Putting time in its place
THERE is a theory, to which I do not subscribe, that time is such a precious commodity it should not be wasted. Rudyard Kipling rather unctuously suggested that if we filled every unforgiving minute with 60 seconds' worth of distance run, the earth would be ours; but it seems to me that if you believe in eternity rather than time, you can easily take a few minutes off to wonder why all the watches and clocks in horological advertisements invariably stand at 10 past 10? Is it because hands in the fifth position, so to speak, look more cheerful than if they drooped at 20 past 7? The answer to this, should it be forthcoming, will not really improve my mind, but thoughts such as these are so entertaining and nice I cannot believe they are worthless. My mind will not be improved, either, by perusing the glossy periodicals, by staring in amazement at the lunatic clothes depicted therein, the recipes for nouvelle cuisine and the endless advertisements for cosmetics, but though this does no active good to my character I cannot see that it is doing any actual harm, either.Skip to next paragraph
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There can, surely, be a neutral zone in which the mind floats like a lazy little boat, acquiring neither knowledge nor virtue but, as it were, savoring the moment? Trailing its fingers, so to say, in the water?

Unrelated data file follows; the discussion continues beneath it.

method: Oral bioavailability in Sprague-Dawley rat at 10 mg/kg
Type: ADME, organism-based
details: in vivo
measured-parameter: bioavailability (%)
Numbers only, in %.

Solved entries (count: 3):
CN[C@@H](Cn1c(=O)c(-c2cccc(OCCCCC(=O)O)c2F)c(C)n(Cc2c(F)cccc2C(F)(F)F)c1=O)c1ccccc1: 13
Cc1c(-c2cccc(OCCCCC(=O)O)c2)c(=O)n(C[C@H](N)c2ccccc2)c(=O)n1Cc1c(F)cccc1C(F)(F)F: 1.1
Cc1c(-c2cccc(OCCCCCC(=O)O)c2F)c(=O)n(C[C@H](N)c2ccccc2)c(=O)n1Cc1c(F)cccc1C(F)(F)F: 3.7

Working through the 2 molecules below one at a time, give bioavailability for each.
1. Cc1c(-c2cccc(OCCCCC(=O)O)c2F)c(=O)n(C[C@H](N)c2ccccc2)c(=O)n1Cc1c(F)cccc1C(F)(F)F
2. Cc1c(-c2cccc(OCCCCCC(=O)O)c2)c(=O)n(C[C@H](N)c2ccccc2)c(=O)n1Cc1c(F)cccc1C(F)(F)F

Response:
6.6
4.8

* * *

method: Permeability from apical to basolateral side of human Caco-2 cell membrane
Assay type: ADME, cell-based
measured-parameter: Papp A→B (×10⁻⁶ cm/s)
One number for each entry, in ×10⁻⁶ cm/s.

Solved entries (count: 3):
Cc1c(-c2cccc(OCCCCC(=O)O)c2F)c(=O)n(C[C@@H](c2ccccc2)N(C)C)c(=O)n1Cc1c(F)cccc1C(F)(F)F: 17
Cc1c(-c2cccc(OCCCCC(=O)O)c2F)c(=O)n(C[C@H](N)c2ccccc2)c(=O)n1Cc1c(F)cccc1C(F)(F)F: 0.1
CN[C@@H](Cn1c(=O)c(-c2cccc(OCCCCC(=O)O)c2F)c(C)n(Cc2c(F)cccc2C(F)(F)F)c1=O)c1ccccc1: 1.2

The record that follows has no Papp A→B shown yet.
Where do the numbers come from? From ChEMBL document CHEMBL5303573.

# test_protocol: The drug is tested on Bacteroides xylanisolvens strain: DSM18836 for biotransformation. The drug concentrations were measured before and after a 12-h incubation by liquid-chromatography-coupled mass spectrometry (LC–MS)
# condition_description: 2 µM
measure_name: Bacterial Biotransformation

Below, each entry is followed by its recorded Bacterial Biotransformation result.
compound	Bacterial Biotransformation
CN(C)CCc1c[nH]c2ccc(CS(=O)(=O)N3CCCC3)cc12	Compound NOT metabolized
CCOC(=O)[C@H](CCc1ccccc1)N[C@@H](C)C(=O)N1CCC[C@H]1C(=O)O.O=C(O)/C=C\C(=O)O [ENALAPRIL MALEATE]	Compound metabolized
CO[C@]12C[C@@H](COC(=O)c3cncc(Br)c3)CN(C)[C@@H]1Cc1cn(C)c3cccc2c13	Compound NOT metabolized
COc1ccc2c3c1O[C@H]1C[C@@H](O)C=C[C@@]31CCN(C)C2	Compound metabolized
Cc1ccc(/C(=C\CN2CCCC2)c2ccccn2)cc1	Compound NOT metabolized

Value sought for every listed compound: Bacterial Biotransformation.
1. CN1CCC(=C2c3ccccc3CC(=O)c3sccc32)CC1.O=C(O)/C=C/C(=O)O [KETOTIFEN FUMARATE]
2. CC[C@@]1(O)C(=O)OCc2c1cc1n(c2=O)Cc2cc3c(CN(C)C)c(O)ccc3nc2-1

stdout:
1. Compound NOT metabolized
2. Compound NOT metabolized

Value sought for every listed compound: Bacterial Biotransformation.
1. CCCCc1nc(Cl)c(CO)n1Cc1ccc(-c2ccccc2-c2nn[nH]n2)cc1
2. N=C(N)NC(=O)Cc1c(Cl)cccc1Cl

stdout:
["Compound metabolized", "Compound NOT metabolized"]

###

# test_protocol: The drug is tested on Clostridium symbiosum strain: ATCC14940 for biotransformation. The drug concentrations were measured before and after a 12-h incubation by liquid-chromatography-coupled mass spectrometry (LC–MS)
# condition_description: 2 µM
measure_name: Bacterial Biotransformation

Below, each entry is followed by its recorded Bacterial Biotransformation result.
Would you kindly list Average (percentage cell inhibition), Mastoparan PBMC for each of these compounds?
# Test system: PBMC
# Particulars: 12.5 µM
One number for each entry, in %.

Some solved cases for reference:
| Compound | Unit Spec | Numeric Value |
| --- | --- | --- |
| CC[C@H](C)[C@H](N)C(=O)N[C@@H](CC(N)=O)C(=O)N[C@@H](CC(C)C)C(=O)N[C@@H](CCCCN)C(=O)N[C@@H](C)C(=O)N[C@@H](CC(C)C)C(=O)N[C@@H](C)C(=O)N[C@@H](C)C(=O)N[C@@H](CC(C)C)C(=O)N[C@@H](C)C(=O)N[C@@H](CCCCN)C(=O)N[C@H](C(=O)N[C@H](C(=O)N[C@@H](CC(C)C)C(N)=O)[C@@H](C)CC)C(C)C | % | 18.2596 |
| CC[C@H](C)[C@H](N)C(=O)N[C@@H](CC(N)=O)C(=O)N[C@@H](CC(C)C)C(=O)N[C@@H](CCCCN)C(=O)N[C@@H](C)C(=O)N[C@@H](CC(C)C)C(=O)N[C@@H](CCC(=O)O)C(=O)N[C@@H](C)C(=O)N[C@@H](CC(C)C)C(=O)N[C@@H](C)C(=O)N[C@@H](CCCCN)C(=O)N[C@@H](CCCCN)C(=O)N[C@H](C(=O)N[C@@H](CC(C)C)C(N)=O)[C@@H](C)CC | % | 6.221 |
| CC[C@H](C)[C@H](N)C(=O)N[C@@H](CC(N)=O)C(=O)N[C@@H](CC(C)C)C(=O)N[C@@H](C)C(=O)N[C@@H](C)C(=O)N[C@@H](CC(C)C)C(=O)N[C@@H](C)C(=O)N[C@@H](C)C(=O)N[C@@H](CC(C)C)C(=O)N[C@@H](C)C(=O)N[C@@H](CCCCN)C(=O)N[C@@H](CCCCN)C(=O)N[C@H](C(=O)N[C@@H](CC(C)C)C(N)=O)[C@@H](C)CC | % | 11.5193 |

There are certain nonevents, perhaps, such as weighing the cat or counting the number of people called Jones in the telephone directory that strike even a confirmed time waster as a misuse of minutes; and of course the many hours we spend watching bad television programs are apt to nudge the conscience. Yet the idea that human beings should always be doing something constructive or intelligent if their lives are to have any meaning gives time an importance it does not deserve.
Oddly enough, thinking, as a useful ploy, is suspect. If you are sitting with a pad in one hand and a pencil in the other you are fairly safe, as it is assumed there will eventually be what they call on quiz shows an ``end product,'' even if this is only a grocery list. You are even safer if you have some holy book lying open in your lap, or perhaps the Consolations of Boethius. But to sit empty-handed, looking into space, promotes nothing but criticism, even if you assure the relative (it is nearly always a relative) who has just said, ``Don't just sit there! DO something!'' that you are doing something. You are thinking. This carries no weight at all.
Which is strange. For even the most soporific thinkers are sometimes ``stung by the splendor of a sudden thought'' that leads to some thoroughly useful experience. There is no reason to believe that Isaac Newton was actually thinking of anything much before he was hit on the head by an apple. Nor need we automatically suppose that Archimedes was at his brightest when he stepped into his bath. In fact, I am reluctant to believe that the great and the good have not, in their time, wasted it constantly and in a variety of delightful ways: And I shall continue to copy them, occasionally making daisy chains and building sand castles and simply sitting thinking.